Authored by Jonathan Cook via The Strategic Culture Foundation,
Behind the scenes, Sweden wanted to drop the extradition case against Assange back in 2013. Why was this not made public? Because Britain persuaded Sweden to pretend that they still wished to pursue the case.
In other words, for more than four years Assange has been holed up in a tiny room, policed at great cost to British taxpayers, not because of any allegations in Sweden but because the British authorities wanted him to remain there.
On what possible grounds could that be, one has to wonder? Might it have something to do with his work as the head of Wikileaks, publishing information from whistleblowers that has severely embarrassed the United States and the UK.
In fact, Assange should have walked free years ago if this was really about an investigation – a sham one at that – into an alleged sexual assault in Sweden. Instead, as Assange has long warned, there is a very different agenda at work: efforts to extradite him onwards to the US, where he could be locked away for good. That was why UN experts argued two years ago that he was being “arbitrarily detained” – for political crimes – not unlike the situation of dissidents in other parts of the world who are supported by western liberals and leftists.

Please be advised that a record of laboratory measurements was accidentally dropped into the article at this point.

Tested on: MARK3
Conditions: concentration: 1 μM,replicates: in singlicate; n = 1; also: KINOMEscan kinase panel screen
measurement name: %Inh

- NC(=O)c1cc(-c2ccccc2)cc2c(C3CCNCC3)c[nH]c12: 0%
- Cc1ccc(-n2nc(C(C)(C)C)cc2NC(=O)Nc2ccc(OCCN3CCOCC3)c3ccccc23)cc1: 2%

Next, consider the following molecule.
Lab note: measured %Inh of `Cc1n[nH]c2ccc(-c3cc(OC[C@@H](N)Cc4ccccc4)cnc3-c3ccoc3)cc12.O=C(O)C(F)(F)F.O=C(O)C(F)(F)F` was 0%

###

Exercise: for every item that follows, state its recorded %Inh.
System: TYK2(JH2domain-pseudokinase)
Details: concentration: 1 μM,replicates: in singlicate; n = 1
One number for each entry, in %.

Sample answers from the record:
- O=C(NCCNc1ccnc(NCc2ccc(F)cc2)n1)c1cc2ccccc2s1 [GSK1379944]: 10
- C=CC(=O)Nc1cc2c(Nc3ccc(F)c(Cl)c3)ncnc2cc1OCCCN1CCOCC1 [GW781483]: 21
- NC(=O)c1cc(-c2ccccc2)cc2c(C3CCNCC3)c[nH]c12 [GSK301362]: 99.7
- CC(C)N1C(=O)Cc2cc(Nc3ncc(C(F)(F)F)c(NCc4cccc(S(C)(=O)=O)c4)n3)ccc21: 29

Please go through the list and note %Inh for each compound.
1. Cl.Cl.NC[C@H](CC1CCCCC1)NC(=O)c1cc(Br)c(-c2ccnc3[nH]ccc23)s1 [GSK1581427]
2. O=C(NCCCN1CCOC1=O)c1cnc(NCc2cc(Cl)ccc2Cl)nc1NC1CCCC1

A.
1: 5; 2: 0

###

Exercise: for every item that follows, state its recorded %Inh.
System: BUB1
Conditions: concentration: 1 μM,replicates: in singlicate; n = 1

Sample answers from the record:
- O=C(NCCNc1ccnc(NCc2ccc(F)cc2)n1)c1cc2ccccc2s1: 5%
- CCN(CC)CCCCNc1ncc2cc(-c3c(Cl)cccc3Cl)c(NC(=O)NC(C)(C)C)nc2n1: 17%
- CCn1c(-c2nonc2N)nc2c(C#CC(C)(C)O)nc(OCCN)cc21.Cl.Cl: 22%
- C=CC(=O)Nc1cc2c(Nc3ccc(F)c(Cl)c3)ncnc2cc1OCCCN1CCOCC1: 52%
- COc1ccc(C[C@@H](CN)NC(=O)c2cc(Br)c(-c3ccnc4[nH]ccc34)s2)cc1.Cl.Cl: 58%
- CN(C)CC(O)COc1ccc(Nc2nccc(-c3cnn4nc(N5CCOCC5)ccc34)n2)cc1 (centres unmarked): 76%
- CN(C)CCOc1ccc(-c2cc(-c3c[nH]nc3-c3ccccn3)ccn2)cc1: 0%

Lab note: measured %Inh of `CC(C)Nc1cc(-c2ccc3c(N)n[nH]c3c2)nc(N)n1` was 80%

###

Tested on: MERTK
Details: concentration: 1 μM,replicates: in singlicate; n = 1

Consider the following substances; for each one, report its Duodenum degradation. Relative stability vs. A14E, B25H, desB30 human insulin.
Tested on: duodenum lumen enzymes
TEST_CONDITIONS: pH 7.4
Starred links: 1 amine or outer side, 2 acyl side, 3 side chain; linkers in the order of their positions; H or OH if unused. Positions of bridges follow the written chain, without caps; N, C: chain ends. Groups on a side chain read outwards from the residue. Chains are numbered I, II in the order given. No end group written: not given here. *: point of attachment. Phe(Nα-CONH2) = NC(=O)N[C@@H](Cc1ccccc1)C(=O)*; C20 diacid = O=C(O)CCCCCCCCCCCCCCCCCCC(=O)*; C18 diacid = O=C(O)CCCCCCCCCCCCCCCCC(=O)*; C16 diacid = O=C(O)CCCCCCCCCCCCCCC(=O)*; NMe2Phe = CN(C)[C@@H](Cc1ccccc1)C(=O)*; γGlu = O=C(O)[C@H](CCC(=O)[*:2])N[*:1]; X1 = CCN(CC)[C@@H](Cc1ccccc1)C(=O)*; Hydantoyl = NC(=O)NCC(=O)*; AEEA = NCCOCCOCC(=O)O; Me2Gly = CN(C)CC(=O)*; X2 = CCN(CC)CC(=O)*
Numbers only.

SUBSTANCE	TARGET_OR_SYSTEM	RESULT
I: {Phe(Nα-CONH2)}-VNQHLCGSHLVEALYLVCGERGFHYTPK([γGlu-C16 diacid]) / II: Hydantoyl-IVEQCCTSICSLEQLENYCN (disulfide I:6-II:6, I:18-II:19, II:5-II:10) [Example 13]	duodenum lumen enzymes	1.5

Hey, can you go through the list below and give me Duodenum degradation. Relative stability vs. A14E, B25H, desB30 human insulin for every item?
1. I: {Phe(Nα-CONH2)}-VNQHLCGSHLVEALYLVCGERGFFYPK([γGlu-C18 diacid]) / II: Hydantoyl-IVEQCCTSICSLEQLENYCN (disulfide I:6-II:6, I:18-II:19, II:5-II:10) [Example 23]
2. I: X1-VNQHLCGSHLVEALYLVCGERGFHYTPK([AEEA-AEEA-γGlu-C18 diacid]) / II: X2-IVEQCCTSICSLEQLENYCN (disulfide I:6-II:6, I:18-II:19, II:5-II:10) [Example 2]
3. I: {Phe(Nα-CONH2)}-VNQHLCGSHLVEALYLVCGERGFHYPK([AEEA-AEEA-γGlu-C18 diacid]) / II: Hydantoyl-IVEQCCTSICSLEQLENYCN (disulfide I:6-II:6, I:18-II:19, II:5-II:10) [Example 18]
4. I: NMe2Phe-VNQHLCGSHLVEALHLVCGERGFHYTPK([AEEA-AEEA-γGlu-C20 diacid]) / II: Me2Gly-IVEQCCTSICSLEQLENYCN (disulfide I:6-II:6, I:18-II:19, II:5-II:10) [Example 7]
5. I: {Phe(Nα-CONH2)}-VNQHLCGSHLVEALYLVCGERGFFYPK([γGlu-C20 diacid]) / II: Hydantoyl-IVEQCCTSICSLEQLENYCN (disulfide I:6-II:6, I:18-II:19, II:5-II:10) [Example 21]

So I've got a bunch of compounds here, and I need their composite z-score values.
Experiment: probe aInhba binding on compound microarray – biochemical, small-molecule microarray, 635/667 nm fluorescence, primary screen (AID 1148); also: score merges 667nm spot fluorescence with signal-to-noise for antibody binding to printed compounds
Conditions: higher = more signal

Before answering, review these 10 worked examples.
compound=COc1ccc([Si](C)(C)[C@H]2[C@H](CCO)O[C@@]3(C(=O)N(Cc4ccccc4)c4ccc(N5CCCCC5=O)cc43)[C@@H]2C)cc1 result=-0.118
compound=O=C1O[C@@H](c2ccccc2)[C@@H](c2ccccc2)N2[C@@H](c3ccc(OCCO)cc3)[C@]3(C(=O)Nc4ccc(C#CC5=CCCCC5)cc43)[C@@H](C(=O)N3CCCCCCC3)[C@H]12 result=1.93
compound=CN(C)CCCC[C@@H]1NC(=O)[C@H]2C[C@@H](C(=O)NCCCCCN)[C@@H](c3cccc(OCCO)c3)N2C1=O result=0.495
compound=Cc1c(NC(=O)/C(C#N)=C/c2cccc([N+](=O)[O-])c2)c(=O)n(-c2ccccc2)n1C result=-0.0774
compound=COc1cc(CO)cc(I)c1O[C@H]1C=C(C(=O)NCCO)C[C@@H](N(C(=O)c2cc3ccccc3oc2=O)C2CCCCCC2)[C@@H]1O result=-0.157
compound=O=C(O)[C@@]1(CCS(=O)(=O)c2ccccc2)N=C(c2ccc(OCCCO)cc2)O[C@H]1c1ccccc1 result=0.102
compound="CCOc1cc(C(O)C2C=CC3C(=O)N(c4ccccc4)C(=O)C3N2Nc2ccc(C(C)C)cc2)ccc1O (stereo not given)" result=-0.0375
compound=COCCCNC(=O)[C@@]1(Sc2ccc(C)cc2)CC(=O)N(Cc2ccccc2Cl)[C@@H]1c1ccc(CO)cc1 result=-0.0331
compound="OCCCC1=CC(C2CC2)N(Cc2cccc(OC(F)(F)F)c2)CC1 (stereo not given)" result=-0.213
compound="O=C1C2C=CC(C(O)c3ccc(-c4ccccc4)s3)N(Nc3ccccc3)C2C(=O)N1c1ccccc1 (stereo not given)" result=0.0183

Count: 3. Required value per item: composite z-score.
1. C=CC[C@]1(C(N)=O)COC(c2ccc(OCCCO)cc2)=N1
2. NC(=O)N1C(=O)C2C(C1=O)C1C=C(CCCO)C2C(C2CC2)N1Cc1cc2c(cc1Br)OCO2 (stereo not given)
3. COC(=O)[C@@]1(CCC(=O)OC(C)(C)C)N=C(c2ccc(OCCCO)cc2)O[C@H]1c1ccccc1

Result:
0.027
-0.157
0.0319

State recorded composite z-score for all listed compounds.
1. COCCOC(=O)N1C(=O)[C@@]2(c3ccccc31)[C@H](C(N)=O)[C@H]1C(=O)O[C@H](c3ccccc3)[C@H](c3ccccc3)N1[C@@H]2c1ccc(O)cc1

According to a new release of emails between officials, the Swedish director of public prosecutions, Marianne Ny, wrote to Britain’s Crown Prosecution Service on 18 October 2013, warning that Swedish law would not allow the case for extradition to be continued. This was, remember, after Sweden had repeatedly failed to take up an offer from Assange to interview him in London, as had happened in 44 other extradition cases between Sweden and Britain.
Ny wrote to the CPS: “We have found us to be obliged to lift the detention order … and to withdraw the European arrest warrant. If so this should be done in a couple of weeks. This would affect not only us but you too in a significant way.”
Three days later, suggesting that legal concerns were far from anyone’s mind,
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